But, the argument goes, eventually one has to sit down and write – To get on with it - So why waste time and energy on an outline, when it could be applied to the real task. The answer is that the process, for me at least, is iterative – nothing is wasted. I’ve been asked whether I know the ending of a story before I start, and the answer is a categorical ‘yes’. If I don’t have an end in mind, then I don’t have a story to tell. So for me the process begins with knowing what my objectives are and then building the system (or novel) that meets those objectives.

On the face of it, my approach sounds rather mechanical, and it is easy to be swayed by the arguments that this approach stifles creativity and is redundant, but the arguments, for reasons I’ll expand on in the next segment, are fallacious.

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Originally from England, Tom now resides in Boston, Massachusetts. Before turning his hand to fiction, Tom had a successful career as the CEO of a consulting company, conference speaker and writer of industry articles and business books. His novel, First Night, set in Boston during the New Year’s Eve festival, introduced the unlikely heroines, Alex and Jackie, and the ghost of a 17th century Puritan named Sarah Pemberton.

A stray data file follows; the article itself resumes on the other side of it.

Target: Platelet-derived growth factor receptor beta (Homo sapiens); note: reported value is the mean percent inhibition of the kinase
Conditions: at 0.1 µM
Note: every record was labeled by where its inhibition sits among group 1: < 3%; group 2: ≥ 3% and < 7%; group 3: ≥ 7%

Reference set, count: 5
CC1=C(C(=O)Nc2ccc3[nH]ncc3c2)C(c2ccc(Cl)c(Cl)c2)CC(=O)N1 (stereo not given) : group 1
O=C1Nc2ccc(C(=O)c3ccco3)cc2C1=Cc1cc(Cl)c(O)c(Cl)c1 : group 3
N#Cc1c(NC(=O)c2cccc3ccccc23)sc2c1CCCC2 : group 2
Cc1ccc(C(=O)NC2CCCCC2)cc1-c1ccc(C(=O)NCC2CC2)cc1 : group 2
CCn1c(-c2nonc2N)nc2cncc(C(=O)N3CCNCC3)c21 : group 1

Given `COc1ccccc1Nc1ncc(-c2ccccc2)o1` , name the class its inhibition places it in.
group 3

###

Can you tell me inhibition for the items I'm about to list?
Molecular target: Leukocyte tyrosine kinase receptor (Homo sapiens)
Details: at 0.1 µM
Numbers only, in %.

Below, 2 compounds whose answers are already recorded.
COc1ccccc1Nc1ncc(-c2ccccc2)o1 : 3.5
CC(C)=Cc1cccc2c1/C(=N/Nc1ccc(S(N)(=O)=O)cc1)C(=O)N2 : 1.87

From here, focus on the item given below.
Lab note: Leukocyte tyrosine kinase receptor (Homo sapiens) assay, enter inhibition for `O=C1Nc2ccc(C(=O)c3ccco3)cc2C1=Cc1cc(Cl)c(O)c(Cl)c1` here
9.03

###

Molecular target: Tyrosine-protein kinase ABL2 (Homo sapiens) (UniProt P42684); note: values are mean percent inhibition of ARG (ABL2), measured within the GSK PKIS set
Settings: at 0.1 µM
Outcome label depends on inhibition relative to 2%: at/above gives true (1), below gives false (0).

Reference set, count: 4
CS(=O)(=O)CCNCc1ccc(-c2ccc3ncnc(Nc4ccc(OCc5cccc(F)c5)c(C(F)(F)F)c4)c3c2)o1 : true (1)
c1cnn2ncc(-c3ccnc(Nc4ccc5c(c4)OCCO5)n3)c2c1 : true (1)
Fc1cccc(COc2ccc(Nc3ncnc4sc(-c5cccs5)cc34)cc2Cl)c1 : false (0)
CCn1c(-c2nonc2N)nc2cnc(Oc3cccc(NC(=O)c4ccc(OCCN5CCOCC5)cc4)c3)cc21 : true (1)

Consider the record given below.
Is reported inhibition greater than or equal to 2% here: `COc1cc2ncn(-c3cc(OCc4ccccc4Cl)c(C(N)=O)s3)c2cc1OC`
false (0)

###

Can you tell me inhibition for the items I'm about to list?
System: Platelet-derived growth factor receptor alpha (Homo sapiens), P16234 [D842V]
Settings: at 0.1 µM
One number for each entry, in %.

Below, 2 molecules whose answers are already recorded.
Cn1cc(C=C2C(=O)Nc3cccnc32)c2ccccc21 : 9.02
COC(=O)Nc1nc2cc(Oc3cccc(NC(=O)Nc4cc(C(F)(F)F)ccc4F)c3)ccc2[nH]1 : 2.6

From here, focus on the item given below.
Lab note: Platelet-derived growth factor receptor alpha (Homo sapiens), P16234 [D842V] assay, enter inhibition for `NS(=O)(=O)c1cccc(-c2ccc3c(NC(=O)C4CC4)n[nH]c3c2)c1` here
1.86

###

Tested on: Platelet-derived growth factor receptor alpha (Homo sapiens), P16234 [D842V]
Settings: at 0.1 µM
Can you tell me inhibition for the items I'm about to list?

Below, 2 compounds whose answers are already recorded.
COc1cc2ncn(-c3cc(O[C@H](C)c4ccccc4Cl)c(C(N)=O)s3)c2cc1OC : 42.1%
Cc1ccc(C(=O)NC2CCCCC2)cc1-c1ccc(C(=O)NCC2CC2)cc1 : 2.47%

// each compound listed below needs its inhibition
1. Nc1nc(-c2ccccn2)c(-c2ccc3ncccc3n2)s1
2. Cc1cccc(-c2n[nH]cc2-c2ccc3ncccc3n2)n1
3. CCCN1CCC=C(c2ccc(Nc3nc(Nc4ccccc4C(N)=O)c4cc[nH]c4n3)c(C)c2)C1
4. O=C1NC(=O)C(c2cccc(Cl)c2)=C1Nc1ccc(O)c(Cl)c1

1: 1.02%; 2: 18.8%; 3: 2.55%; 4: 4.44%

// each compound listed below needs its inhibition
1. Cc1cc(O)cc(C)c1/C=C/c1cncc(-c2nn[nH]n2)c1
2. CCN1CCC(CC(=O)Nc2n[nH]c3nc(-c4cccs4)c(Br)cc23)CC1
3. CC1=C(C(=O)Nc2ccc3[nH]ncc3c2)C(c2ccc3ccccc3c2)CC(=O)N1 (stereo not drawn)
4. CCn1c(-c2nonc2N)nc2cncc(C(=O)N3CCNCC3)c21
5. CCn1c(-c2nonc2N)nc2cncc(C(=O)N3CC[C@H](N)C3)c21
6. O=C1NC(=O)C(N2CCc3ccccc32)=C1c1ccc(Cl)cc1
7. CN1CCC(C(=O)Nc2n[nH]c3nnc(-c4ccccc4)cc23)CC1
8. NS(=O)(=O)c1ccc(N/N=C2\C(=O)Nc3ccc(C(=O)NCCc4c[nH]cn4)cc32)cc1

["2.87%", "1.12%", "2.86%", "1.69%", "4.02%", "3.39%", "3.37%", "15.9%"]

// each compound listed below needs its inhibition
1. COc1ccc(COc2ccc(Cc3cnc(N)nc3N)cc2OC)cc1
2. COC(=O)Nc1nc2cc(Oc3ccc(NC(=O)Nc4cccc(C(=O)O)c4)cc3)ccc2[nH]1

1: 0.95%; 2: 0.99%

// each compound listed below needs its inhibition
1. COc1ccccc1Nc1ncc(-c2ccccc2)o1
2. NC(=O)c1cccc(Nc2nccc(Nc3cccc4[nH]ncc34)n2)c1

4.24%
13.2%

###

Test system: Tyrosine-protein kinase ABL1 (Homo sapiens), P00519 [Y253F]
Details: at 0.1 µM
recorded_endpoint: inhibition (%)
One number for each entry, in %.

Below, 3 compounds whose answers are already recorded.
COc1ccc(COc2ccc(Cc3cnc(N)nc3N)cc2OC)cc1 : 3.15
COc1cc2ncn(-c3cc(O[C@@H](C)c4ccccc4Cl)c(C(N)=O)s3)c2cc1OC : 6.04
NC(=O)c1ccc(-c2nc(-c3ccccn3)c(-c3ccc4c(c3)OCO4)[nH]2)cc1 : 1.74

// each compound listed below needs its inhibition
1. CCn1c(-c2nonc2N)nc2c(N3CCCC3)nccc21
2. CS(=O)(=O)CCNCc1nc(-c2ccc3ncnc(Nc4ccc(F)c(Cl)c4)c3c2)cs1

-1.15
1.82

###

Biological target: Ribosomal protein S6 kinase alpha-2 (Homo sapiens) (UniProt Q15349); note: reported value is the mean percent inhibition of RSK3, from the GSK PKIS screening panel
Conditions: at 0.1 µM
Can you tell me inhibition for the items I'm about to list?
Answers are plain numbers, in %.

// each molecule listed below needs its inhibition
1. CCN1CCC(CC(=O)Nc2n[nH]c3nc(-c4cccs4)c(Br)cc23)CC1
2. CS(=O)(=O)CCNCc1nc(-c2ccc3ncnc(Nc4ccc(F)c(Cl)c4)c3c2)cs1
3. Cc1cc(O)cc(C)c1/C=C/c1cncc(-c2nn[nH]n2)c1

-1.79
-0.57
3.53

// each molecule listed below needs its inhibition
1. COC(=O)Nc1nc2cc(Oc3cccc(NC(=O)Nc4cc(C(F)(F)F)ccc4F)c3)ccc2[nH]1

First Night won an Honorable Mention in the Middle-Grade/Young Adult category, in the Writers Digest 17th Annual International Self-Published Book Awards. The sequel to First Night, called The Elf of Luxembourg, was published in January, 2010. As with First Night, The Elf of Luxembourg is also a supernatural mystery, with a blend of humor and history that has become Tom’s trademark.

Tom is currently working on Book 3 of the Alex and Jackie Adventures, and is researching the background material for the story, which will be set in Ireland. Tom has also written the screenplay, Fission, based on the true story of scientist, Lisa Meitner, and the race for the atomic bomb, and which was named a finalist at the London Independent Film Festival.

May 10, 2010

GUILT, GUILT GUILT By Gary Morgenstein

GUILT, GUILT GUILT
By Gary Morgenstein